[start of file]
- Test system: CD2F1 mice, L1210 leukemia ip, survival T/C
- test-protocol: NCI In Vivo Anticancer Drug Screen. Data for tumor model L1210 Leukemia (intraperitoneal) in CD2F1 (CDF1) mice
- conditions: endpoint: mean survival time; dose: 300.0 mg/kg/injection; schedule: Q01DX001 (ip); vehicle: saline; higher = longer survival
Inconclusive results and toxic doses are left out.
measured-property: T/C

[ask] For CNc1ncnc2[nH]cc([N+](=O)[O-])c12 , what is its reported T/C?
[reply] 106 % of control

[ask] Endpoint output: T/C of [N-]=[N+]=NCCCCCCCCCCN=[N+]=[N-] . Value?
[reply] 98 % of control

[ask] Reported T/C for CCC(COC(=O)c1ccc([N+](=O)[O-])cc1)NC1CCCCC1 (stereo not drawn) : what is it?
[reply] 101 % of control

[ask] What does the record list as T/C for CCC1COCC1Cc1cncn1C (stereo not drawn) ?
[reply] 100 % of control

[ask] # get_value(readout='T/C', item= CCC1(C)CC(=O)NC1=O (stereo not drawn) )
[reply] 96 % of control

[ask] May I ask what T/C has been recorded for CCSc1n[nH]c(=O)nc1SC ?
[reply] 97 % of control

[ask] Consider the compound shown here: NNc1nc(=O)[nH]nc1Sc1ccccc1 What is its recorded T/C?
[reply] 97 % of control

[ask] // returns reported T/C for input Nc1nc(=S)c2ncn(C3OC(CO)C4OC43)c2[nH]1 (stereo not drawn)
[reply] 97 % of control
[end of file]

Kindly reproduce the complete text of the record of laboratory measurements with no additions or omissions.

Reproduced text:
- Test system: CD2F1 mice, L1210 leukemia ip, survival T/C
- test-protocol: NCI In Vivo Anticancer Drug Screen. Data for tumor model L1210 Leukemia (intraperitoneal) in CD2F1 (CDF1) mice
- conditions: endpoint: mean survival time; dose: 300.0 mg/kg/injection; schedule: Q01DX001 (ip); vehicle: saline; higher = longer survival
Inconclusive results and toxic doses are left out.
measured-property: T/C

[ask] For CNc1ncnc2[nH]cc([N+](=O)[O-])c12 , what is its reported T/C?
[reply] 106 % of control

[ask] Endpoint output: T/C of [N-]=[N+]=NCCCCCCCCCCN=[N+]=[N-] . Value?
[reply] 98 % of control

[ask] Reported T/C for CCC(COC(=O)c1ccc([N+](=O)[O-])cc1)NC1CCCCC1 (stereo not drawn) : what is it?
[reply] 101 % of control

[ask] What does the record list as T/C for CCC1COCC1Cc1cncn1C (stereo not drawn) ?
[reply] 100 % of control

[ask] # get_value(readout='T/C', item= CCC1(C)CC(=O)NC1=O (stereo not drawn) )
[reply] 96 % of control

[ask] May I ask what T/C has been recorded for CCSc1n[nH]c(=O)nc1SC ?
[reply] 97 % of control

[ask] Consider the compound shown here: NNc1nc(=O)[nH]nc1Sc1ccccc1 What is its recorded T/C?
[reply] 97 % of control

[ask] // returns reported T/C for input Nc1nc(=S)c2ncn(C3OC(CO)C4OC43)c2[nH]1 (stereo not drawn)
[reply] 97 % of control